A new wearable patch can analyse sweat to evaluate glucose levels, hydration, electrolyte and other measurements of fitness.
If you are an athlete, you probably already use a monitor to track your heart rate, or maybe use a wearable to count your steps or measure your hydration levels. But these types of measurements will not tell you how your body is reacting to stress, or provide an accurate measurement of your fitness. For that, you need much more precise data such as, your lactate and electrolyte levels over time. San Francisco-based start-up Kenzen is developing a new peel-and-stick wearable sensor that will evaluate the content of sweat to provide a predictive analysis of your fitness and health.
The Kenzen biosensor, named the Eco Smart Patch, is designed to be worn 24/7 and will provide real-time analysis from a single drop of sweat – diagnosing hydration levels, electrolyte balance, calories burned, lactate and glucose levels. The sensors are designed to be worn on the rib cage or abdomen, and will link via Bluetooth to an app on your phone, sending alerts to athletes whenever they fall into a critical zone. For example, aiding the athletes in recovery by avoiding low hydration levels and thus injury. In addition to developing the patch, Kenzen have also created technology that will analyse the data, taking into account environmental factors such as temperature and humidity, to let you know not just when to hydrate, but also what type of hydration is needed to replace lost electrolytes; and to predict when you will become fatigued.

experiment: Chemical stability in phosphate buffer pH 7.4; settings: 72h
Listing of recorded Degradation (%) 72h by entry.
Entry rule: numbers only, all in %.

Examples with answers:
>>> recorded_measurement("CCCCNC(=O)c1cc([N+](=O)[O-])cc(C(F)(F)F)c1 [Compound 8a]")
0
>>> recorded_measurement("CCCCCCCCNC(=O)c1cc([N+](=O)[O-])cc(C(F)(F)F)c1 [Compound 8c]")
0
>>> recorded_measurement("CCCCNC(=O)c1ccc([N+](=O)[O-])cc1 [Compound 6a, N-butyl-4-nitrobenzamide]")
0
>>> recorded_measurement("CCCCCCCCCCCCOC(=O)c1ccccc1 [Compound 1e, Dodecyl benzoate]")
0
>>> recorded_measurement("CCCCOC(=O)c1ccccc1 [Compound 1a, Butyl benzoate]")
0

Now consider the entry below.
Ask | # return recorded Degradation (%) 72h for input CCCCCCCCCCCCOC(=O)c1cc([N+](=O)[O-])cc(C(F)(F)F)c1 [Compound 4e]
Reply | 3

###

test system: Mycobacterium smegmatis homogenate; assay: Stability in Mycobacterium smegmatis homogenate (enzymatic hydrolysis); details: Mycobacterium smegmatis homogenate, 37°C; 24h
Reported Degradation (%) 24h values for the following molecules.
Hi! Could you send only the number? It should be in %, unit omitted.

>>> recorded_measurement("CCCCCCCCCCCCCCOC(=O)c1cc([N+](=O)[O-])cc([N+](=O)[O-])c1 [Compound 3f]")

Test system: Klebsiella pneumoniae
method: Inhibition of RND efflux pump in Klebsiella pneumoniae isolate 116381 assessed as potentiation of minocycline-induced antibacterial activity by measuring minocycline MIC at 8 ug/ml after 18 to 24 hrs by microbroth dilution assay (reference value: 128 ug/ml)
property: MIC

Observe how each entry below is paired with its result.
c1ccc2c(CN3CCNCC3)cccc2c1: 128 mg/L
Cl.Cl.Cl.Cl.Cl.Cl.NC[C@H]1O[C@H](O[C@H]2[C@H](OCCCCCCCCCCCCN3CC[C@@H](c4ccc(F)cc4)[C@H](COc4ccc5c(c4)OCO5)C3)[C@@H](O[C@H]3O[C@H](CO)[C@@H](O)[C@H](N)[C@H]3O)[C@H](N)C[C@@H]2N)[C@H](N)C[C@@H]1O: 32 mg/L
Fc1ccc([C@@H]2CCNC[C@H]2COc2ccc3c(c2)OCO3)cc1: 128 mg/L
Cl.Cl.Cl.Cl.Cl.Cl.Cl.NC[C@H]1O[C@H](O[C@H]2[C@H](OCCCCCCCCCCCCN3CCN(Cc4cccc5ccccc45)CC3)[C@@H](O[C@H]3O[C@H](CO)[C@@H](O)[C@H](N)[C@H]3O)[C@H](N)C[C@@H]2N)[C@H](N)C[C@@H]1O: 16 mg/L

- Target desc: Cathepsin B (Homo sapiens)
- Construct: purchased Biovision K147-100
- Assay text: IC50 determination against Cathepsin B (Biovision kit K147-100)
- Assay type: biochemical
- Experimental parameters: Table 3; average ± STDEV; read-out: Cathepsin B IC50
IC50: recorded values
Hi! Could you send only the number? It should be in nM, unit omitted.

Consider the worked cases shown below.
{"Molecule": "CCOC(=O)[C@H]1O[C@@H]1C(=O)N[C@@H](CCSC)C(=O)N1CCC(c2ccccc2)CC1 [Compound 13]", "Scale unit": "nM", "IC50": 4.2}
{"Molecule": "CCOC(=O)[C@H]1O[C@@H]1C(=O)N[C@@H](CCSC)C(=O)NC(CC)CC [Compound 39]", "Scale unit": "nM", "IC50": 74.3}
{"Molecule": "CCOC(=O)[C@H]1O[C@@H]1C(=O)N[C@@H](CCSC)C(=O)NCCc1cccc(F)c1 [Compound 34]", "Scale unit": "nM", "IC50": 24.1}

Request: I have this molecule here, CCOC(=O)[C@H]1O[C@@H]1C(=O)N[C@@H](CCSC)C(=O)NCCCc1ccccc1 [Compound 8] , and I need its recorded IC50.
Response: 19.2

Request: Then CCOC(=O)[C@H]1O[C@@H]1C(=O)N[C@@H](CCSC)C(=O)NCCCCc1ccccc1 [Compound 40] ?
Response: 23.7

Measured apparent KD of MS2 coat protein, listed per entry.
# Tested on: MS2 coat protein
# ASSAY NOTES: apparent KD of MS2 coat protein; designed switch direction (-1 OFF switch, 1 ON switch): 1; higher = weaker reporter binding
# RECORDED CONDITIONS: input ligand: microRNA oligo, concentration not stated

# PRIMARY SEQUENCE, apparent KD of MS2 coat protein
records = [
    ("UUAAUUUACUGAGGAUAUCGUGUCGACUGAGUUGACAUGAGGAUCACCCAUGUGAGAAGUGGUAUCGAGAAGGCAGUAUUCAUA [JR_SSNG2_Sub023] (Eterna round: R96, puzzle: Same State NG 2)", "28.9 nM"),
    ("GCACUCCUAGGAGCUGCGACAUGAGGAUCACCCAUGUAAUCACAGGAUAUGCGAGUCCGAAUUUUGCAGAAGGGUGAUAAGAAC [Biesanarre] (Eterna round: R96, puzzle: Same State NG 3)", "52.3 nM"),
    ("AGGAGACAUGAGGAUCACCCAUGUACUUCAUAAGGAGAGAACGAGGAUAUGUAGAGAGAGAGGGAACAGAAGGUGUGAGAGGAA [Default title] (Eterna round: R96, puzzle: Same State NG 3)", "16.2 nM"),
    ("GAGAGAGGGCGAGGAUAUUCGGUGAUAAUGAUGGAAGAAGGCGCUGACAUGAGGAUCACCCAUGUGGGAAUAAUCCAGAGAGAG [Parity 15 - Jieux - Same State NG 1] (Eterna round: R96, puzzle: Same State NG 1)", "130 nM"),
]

Kenzen is currently completing product development, field-testing prototypes, and exploring manufacturing options. At the moment, the company’s focus is on professional athletes, and they have partnered with the San Francisco 49ers football team, who are providing funding as well as using the device to help train players. However, the technology could in the future expand into the general wellness space, and perhaps even develop to the point where similar technology can be used to reliably warn us of when we are at risk of injury or illness. What other uses might a wearable biosensor have?